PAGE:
ags logo

Jiri Papousek – September 2018

September 27, 2018

Imagine my surprise when a few months ago I was invited to Prague to act as an External Examiner for the defence of a Ph.D. thesis. So it was that last weekend I dusted off my academicals, unused these many years, and hopped on a plane.

My Czech host, Jan Kirschner, an outstanding botanist of international repute and well-known in this country, kindly gave me of his precious time for much of the Saturday and Sunday. Knowing my predeliction for all things alpine, he kindly arranged for us to visit the garden of Jiri Papousek, not far outside the city, on the Saturday afternoon.

Now, I had visited this garden on a previous occasion six years previously, during a Czech-based Rock Garden Conference, and had in fact reported on it in these pages (issue 226). Back then the special alpine areas were less than half complete compared with today, so I was completely blown away by what must be part of a very short short-list of the best private alpine gardens in the world. It is truly magnificent, and I felt truly privileged to be allowed to visit it.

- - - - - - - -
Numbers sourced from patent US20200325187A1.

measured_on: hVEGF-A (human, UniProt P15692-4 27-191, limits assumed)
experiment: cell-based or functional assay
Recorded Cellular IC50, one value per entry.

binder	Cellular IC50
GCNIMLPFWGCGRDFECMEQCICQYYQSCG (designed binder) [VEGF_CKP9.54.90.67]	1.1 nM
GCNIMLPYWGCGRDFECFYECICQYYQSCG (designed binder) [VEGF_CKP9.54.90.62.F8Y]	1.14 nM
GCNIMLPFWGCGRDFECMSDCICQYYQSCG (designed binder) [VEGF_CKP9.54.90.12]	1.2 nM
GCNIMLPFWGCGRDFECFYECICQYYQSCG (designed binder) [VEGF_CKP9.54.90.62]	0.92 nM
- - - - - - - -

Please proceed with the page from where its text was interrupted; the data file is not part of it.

As we know, a good garden is never finished, and Jiri is still engaged on building a large crevice bed at the front of the house. As yet, this is scarcely planted.

Jiri Papousek

Sandstone crevice garden

This sandstone crevice bed is very much in the ‘Czech style’, much parroted in Britain but rarely with anything like this finesse. Among many other talents, Jiri has a quite exceptional eye. (He will enjoy this sentence; his name translates I believe to ‘Mr Parrot’).

Round the corner is a wonderful tufa cliff, perhaps the best I have yet seen (yes Edinburgh, Kew, Harlow Carr and the rest). In fact it reminded me forcibly of the doyen of tufa cliffs, in fact probably the original example, that of Roy Elliott. I only saw this in its dotage, when it was still good, but early photos show it to have been magnificent. The cantilevered glass cover design is very similar (both Roy and Jiri had/have considerable engineering skills). Dare I suggest that Jiri’s construction is even better and is now mature but not overaged with some wonderful plants.